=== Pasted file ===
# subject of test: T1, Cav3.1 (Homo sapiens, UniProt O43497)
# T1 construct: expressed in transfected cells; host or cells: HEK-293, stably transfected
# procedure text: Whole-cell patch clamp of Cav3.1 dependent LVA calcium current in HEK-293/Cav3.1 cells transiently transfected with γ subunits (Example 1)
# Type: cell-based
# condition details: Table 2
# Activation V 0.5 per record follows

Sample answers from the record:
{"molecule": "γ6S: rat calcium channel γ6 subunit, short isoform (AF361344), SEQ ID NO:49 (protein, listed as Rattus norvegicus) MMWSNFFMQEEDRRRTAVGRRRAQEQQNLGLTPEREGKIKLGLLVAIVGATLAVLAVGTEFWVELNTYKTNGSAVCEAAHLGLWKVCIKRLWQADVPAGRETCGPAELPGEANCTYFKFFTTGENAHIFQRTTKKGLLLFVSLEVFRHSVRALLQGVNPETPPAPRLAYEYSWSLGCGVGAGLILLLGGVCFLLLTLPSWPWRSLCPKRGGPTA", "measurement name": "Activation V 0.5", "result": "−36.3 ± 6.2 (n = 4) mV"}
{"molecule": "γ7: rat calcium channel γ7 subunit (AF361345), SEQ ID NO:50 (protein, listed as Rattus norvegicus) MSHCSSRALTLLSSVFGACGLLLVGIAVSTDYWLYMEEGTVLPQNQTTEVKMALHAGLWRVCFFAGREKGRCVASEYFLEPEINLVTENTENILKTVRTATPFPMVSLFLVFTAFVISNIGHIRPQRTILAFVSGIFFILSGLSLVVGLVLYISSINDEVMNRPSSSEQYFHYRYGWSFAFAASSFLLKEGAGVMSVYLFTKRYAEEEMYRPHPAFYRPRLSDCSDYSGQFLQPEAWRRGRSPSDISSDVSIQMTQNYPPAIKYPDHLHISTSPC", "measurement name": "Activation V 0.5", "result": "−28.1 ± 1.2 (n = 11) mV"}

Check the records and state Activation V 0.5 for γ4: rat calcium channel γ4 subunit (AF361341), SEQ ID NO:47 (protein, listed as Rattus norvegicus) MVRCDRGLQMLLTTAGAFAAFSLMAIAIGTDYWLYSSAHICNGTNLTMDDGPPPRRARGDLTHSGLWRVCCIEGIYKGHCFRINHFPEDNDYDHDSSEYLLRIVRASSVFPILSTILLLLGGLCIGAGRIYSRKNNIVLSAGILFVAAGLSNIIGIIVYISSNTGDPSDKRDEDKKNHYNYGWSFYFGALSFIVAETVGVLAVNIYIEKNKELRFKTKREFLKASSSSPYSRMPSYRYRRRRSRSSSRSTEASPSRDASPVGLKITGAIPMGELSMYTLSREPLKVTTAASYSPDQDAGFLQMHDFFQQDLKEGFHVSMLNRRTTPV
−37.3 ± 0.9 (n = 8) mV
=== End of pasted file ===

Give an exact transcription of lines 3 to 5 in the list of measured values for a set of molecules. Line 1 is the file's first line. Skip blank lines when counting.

# procedure text: Whole-cell patch clamp of Cav3.1 dependent LVA calcium current in HEK-293/Cav3.1 cells transiently transfected with γ subunits (Example 1)
# Type: cell-based
# condition details: Table 2